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“Muslim Americans Should Oppose Legalization of Gay Marriage” – GOATMILK DEBATES

with 22 comments


THE GOATMILK DEBATES” will be an ongoing series featuring two debaters tackling an interesting or controversial question in a unique, irreverent manner.

Each debater makes their opening argument. They can elect to post a rebuttal.

The winner will be decided by the online audience and judged according to the strength of their argument.

The motion: “”Muslim Americans Should Not Oppose Legalization Of Same Sex Marriage””

For the motion:  Michael Muhammad Knight

Against the motion:  Sister A.

AGAINST THE MOTION: Muslims, Don’t Support Same-Sex Marriage

By Sister A.

On 4th August 2010, Proposition 8, a ballot initiative whereby the California Constitution would only recognize marriage between a man and a woman, was overturned. It was a triumph for those who…well, support same-sex marriage –  i.e., those on the political left. I agree with many other leftist issues, such as environmentalism. But as a Muslim, I cannot support same-sex marriage.

I am neither a lawyer nor a religious scholar, so I will not write as if I am. However, I consider myself an ordinary practicing Muslim. Yes, religion is open to different interpretations – but at the end of the day, it boils down to being a conservative force that polices our nafs (ego/base desires), teaches us right from wrong, and reminds us that there is something larger out there than us humble mortals. God created us to worship Him and remember Him; additionally, while we are here in this short dunya (worldly) life, we can look for signs to remind us of Him. Abdal Hakim Murad from the United Kingdom sums it up best in this article when he writes: “The Quran and our entire theological tradition are rooted in the awareness that the two sexes are part of the inherent polarity of the cosmos.”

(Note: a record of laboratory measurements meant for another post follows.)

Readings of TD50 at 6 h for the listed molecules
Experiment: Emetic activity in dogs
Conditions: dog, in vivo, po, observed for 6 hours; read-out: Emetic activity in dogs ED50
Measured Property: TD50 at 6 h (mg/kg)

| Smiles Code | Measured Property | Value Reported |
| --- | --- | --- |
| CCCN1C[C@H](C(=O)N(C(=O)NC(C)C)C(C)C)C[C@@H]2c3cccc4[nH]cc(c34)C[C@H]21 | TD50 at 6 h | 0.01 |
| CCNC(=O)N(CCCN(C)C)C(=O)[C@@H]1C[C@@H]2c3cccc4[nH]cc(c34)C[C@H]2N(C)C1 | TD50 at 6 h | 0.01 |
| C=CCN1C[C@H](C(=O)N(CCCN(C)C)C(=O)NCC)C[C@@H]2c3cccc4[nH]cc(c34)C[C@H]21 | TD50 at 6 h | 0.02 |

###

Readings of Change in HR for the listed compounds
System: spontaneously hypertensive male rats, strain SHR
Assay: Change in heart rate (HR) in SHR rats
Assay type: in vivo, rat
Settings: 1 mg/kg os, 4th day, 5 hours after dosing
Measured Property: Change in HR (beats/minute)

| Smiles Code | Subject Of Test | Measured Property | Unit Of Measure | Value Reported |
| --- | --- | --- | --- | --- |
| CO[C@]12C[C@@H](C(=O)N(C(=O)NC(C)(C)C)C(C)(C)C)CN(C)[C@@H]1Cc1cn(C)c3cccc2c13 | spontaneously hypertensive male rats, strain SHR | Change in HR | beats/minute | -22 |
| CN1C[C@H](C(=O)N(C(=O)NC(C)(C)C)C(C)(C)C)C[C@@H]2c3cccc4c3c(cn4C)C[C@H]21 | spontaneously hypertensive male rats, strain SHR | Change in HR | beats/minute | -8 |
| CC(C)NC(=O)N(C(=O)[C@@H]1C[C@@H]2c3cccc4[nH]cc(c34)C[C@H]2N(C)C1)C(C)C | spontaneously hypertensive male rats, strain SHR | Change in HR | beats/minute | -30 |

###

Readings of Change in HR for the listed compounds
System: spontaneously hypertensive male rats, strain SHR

We can therefore remember the infinite wonders of God through the polarity of the cosmos. I don’t 100% agree with other aspects of the article, but I do think Abdal Hakim Murad is onto something. God did not create one gender, or three, or twelve. He created two genders, just as He created other opposing dualities such as day and night, expansion and contraction, the Seen and the Unseen. We can find dualities reconciled in God, like severity and gentleness. We can find dualities reconciled within ourselves, like fear of God’s wrath and hope for God’s mercy. And we can find the dualities of male and female virtue reconciled via the avenue of marriage. Call it yin and yang if you will. Heterosexual marriage is a practice that complements the human fitrah (innate disposition) by bringing together two opposites and, if God wills it for the couple, producing future generations, and hence continuity.